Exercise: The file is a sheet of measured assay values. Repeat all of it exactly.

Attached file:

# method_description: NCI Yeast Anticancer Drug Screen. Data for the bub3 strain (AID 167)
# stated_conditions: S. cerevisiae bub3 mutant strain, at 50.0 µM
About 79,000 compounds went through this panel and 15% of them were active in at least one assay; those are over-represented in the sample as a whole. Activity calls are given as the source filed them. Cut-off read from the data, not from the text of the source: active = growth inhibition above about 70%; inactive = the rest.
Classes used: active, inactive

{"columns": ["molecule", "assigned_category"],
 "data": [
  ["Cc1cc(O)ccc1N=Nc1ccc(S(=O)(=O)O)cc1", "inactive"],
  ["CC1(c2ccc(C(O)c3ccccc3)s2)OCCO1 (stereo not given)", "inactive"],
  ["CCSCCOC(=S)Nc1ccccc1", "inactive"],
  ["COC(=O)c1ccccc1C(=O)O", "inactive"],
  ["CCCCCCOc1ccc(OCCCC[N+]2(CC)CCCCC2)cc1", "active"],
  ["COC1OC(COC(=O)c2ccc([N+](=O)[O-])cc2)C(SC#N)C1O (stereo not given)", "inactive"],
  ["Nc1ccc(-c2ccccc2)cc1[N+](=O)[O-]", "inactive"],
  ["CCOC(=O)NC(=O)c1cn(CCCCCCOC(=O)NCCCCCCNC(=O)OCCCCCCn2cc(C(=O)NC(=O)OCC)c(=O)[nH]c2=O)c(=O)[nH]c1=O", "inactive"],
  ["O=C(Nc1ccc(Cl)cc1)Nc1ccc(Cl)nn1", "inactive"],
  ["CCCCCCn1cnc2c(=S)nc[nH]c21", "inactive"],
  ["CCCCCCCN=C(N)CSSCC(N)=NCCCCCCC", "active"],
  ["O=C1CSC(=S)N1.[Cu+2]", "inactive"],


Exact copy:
# method_description: NCI Yeast Anticancer Drug Screen. Data for the bub3 strain (AID 167)
# stated_conditions: S. cerevisiae bub3 mutant strain, at 50.0 µM
About 79,000 compounds went through this panel and 15% of them were active in at least one assay; those are over-represented in the sample as a whole. Activity calls are given as the source filed them. Cut-off read from the data, not from the text of the source: active = growth inhibition above about 70%; inactive = the rest.
Classes used: active, inactive

{"columns": ["molecule", "assigned_category"],
 "data": [
  ["Cc1cc(O)ccc1N=Nc1ccc(S(=O)(=O)O)cc1", "inactive"],
  ["CC1(c2ccc(C(O)c3ccccc3)s2)OCCO1 (stereo not given)", "inactive"],
  ["CCSCCOC(=S)Nc1ccccc1", "inactive"],
  ["COC(=O)c1ccccc1C(=O)O", "inactive"],
  ["CCCCCCOc1ccc(OCCCC[N+]2(CC)CCCCC2)cc1", "active"],
  ["COC1OC(COC(=O)c2ccc([N+](=O)[O-])cc2)C(SC#N)C1O (stereo not given)", "inactive"],
  ["Nc1ccc(-c2ccccc2)cc1[N+](=O)[O-]", "inactive"],
  ["CCOC(=O)NC(=O)c1cn(CCCCCCOC(=O)NCCCCCCNC(=O)OCCCCCCn2cc(C(=O)NC(=O)OCC)c(=O)[nH]c2=O)c(=O)[nH]c1=O", "inactive"],
  ["O=C(Nc1ccc(Cl)cc1)Nc1ccc(Cl)nn1", "inactive"],
  ["CCCCCCn1cnc2c(=S)nc[nH]c21", "inactive"],
  ["CCCCCCCN=C(N)CSSCC(N)=NCCCCCCC", "active"],
  ["O=C1CSC(=S)N1.[Cu+2]", "inactive"],